On the agenda for this evening is our briefing to prepare us for entering Vanimo tomorrow (no diving, boo hoo). And dinner for the first time at The Grill for the Hot Rocks experience. We’ll be grilling on super hot rocks at our table with whatever meats or seafood we choose. We hope it’s as good as The Restaurant because I’m torn about missing something wonderful from Chef Marcelino.

Tonight we’ll be crossing the equator. There are a handful of us on board (both expedition staff and guests, including myself) that have never crossed the equator before (we are known as pollywogs), so tonight we’ll participate in a ceremony on-board with King Neptune to grant us safe passage to the southern hemisphere and get our shell back. It ought to be interesting and I’ve made Butch promise to take a picture or two to commemorate my not being a pollywog anymore. I’m sitting here wondering why the heck there’s a need for plastic sheeting on the deck where the ceremony will take place…!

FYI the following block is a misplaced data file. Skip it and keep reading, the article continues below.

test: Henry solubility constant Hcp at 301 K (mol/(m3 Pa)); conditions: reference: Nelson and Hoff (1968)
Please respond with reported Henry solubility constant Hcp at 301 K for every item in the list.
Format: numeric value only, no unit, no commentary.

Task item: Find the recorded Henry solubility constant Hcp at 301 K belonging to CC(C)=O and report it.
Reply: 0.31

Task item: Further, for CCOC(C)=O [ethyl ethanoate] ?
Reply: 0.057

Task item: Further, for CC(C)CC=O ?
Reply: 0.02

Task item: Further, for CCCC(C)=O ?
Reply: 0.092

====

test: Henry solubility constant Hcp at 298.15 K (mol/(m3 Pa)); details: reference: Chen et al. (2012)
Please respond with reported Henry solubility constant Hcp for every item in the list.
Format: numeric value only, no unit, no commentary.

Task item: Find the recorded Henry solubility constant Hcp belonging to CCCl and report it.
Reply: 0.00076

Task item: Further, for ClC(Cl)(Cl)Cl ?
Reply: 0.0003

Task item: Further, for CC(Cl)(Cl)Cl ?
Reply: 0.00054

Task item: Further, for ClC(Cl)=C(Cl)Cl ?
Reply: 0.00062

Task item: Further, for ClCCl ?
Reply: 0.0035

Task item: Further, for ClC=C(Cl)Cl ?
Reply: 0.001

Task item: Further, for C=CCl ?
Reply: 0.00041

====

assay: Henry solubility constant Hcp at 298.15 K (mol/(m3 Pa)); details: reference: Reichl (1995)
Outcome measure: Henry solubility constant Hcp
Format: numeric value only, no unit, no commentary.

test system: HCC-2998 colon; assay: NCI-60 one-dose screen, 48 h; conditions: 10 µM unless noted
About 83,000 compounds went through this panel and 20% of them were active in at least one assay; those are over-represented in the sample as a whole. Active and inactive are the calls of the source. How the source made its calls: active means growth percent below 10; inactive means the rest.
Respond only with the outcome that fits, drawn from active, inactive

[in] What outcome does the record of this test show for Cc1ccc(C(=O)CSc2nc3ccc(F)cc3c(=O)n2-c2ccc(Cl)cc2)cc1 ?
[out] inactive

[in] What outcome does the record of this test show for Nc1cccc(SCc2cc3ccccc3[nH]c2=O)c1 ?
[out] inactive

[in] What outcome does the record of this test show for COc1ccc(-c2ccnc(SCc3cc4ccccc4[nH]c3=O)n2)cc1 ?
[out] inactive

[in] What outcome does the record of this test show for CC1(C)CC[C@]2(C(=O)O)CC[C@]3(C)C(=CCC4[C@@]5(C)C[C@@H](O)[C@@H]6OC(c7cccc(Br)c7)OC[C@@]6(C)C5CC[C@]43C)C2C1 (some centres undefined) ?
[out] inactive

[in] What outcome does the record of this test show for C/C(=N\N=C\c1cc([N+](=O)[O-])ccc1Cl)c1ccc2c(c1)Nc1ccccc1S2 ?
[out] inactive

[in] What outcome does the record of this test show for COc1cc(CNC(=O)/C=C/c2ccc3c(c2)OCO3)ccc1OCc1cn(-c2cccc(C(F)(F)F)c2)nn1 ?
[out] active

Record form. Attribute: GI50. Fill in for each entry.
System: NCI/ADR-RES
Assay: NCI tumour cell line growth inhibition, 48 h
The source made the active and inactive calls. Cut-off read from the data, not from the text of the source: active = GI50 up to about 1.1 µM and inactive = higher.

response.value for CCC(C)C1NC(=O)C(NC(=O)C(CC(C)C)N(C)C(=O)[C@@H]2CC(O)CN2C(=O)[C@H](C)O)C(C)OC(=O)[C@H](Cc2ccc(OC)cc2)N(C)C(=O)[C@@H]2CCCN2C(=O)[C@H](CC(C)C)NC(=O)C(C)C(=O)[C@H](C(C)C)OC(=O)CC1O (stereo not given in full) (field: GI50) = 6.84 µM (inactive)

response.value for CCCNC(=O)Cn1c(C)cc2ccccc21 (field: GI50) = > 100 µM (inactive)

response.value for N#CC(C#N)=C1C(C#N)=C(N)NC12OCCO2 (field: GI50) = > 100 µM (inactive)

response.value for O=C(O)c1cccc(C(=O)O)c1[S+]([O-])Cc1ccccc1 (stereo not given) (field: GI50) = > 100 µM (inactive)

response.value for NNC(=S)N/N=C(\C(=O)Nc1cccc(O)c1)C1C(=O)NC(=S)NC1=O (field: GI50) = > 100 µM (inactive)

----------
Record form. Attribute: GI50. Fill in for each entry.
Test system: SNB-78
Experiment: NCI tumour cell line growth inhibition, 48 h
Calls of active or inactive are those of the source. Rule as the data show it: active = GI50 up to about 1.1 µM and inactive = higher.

Crossing the Equator and Vanimo, Papua New Guinea

Yep, I survived a rite of passage last night and live to tell the story! I am officially a “shellback.” Our personal pictures came out a bit dark due to the lighting on the back of the ship, but Richard captured it well in his voyage video. Good times!

But wait, I need to back up a little further than that to tell you about the Hot Rocks dining 😉 The pool deck on deck 5 accommodates the Hot Rocks experience in the evenings by reservation. (There’s no additional charge, we promise. But they have to know how many volcanic rocks to prepare and it is limited seating on the deck.) The concept is that you select your meat from the menu and you are presented with it atop of heated volcanic plate to grill at your table according to your taste. You also choose a salad and dessert, of course, and have freshly baked breads and guacamole, chips, and salsa as appetizers. Butch chose the veal shank and I went with a ribeye. The sides included baked potato and a grilled vegetable skewer.